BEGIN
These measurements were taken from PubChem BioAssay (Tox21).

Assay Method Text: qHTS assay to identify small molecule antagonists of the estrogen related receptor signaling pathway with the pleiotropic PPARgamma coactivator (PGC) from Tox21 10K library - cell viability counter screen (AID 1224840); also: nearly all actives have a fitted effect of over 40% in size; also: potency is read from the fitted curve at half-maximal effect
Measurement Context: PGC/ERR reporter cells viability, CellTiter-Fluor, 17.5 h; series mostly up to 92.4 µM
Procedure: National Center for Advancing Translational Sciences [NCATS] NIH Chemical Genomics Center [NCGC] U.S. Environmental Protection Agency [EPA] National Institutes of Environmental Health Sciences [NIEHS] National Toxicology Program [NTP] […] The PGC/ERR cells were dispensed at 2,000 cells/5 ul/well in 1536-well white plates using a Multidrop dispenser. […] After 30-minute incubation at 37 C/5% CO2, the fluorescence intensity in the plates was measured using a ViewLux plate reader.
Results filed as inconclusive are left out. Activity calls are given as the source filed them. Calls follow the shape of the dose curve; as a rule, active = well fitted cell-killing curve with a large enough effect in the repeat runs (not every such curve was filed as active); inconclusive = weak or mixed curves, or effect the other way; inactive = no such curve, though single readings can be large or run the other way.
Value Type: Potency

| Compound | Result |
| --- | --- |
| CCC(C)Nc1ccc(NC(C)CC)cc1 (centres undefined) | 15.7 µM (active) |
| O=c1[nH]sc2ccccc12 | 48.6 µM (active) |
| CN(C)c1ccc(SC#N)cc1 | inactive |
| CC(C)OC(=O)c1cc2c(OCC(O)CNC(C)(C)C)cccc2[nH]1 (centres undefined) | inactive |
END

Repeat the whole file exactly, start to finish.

These measurements were taken from PubChem BioAssay (Tox21).

Assay Method Text: qHTS assay to identify small molecule antagonists of the estrogen related receptor signaling pathway with the pleiotropic PPARgamma coactivator (PGC) from Tox21 10K library - cell viability counter screen (AID 1224840); also: nearly all actives have a fitted effect of over 40% in size; also: potency is read from the fitted curve at half-maximal effect
Measurement Context: PGC/ERR reporter cells viability, CellTiter-Fluor, 17.5 h; series mostly up to 92.4 µM
Procedure: National Center for Advancing Translational Sciences [NCATS] NIH Chemical Genomics Center [NCGC] U.S. Environmental Protection Agency [EPA] National Institutes of Environmental Health Sciences [NIEHS] National Toxicology Program [NTP] […] The PGC/ERR cells were dispensed at 2,000 cells/5 ul/well in 1536-well white plates using a Multidrop dispenser. […] After 30-minute incubation at 37 C/5% CO2, the fluorescence intensity in the plates was measured using a ViewLux plate reader.
Results filed as inconclusive are left out. Activity calls are given as the source filed them. Calls follow the shape of the dose curve; as a rule, active = well fitted cell-killing curve with a large enough effect in the repeat runs (not every such curve was filed as active); inconclusive = weak or mixed curves, or effect the other way; inactive = no such curve, though single readings can be large or run the other way.
Value Type: Potency

| Compound | Result |
| --- | --- |
| CCC(C)Nc1ccc(NC(C)CC)cc1 (centres undefined) | 15.7 µM (active) |
| O=c1[nH]sc2ccccc12 | 48.6 µM (active) |
| CN(C)c1ccc(SC#N)cc1 | inactive |
| CC(C)OC(=O)c1cc2c(OCC(O)CNC(C)(C)C)cccc2[nH]1 (centres undefined) | inactive |